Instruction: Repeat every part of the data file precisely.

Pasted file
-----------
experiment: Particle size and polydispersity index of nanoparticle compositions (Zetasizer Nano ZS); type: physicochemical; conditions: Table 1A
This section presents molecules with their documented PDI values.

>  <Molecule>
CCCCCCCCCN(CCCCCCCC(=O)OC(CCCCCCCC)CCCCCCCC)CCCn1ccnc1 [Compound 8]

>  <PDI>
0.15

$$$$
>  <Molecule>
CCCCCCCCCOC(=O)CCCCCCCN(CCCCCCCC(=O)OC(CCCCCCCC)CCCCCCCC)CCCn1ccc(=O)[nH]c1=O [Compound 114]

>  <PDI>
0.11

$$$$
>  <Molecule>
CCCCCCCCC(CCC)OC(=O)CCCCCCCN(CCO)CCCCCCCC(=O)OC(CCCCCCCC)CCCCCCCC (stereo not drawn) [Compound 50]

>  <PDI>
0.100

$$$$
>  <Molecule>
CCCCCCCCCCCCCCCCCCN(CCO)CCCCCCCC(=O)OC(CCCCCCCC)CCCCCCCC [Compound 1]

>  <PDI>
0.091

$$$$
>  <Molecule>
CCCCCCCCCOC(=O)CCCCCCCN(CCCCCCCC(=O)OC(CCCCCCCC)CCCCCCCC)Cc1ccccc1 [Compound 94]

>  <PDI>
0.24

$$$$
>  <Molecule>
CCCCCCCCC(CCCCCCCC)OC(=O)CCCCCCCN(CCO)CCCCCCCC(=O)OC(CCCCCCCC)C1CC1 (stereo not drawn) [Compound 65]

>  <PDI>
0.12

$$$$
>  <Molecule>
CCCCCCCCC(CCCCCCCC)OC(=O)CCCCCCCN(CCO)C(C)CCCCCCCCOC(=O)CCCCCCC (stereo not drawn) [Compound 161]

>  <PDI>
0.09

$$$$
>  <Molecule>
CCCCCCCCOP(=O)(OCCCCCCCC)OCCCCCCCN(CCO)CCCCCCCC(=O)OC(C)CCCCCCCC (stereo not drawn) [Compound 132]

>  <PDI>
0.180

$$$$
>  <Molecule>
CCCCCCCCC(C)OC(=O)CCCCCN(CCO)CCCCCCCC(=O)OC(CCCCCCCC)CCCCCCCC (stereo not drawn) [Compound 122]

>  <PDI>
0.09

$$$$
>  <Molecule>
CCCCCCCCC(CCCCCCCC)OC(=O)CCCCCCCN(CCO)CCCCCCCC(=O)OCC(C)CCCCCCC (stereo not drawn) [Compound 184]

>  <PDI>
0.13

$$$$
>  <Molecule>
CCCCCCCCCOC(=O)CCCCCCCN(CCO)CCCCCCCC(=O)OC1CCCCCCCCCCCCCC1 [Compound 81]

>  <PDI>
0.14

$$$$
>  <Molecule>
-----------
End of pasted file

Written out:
experiment: Particle size and polydispersity index of nanoparticle compositions (Zetasizer Nano ZS); type: physicochemical; conditions: Table 1A
This section presents molecules with their documented PDI values.

>  <Molecule>
CCCCCCCCCN(CCCCCCCC(=O)OC(CCCCCCCC)CCCCCCCC)CCCn1ccnc1 [Compound 8]

>  <PDI>
0.15

$$$$
>  <Molecule>
CCCCCCCCCOC(=O)CCCCCCCN(CCCCCCCC(=O)OC(CCCCCCCC)CCCCCCCC)CCCn1ccc(=O)[nH]c1=O [Compound 114]

>  <PDI>
0.11

$$$$
>  <Molecule>
CCCCCCCCC(CCC)OC(=O)CCCCCCCN(CCO)CCCCCCCC(=O)OC(CCCCCCCC)CCCCCCCC (stereo not drawn) [Compound 50]

>  <PDI>
0.100

$$$$
>  <Molecule>
CCCCCCCCCCCCCCCCCCN(CCO)CCCCCCCC(=O)OC(CCCCCCCC)CCCCCCCC [Compound 1]

>  <PDI>
0.091

$$$$
>  <Molecule>
CCCCCCCCCOC(=O)CCCCCCCN(CCCCCCCC(=O)OC(CCCCCCCC)CCCCCCCC)Cc1ccccc1 [Compound 94]

>  <PDI>
0.24

$$$$
>  <Molecule>
CCCCCCCCC(CCCCCCCC)OC(=O)CCCCCCCN(CCO)CCCCCCCC(=O)OC(CCCCCCCC)C1CC1 (stereo not drawn) [Compound 65]

>  <PDI>
0.12

$$$$
>  <Molecule>
CCCCCCCCC(CCCCCCCC)OC(=O)CCCCCCCN(CCO)C(C)CCCCCCCCOC(=O)CCCCCCC (stereo not drawn) [Compound 161]

>  <PDI>
0.09

$$$$
>  <Molecule>
CCCCCCCCOP(=O)(OCCCCCCCC)OCCCCCCCN(CCO)CCCCCCCC(=O)OC(C)CCCCCCCC (stereo not drawn) [Compound 132]

>  <PDI>
0.180

$$$$
>  <Molecule>
CCCCCCCCC(C)OC(=O)CCCCCN(CCO)CCCCCCCC(=O)OC(CCCCCCCC)CCCCCCCC (stereo not drawn) [Compound 122]

>  <PDI>
0.09

$$$$
>  <Molecule>
CCCCCCCCC(CCCCCCCC)OC(=O)CCCCCCCN(CCO)CCCCCCCC(=O)OCC(C)CCCCCCC (stereo not drawn) [Compound 184]

>  <PDI>
0.13

$$$$
>  <Molecule>
CCCCCCCCCOC(=O)CCCCCCCN(CCO)CCCCCCCC(=O)OC1CCCCCCCCCCCCCC1 [Compound 81]

>  <PDI>
0.14

$$$$
>  <Molecule>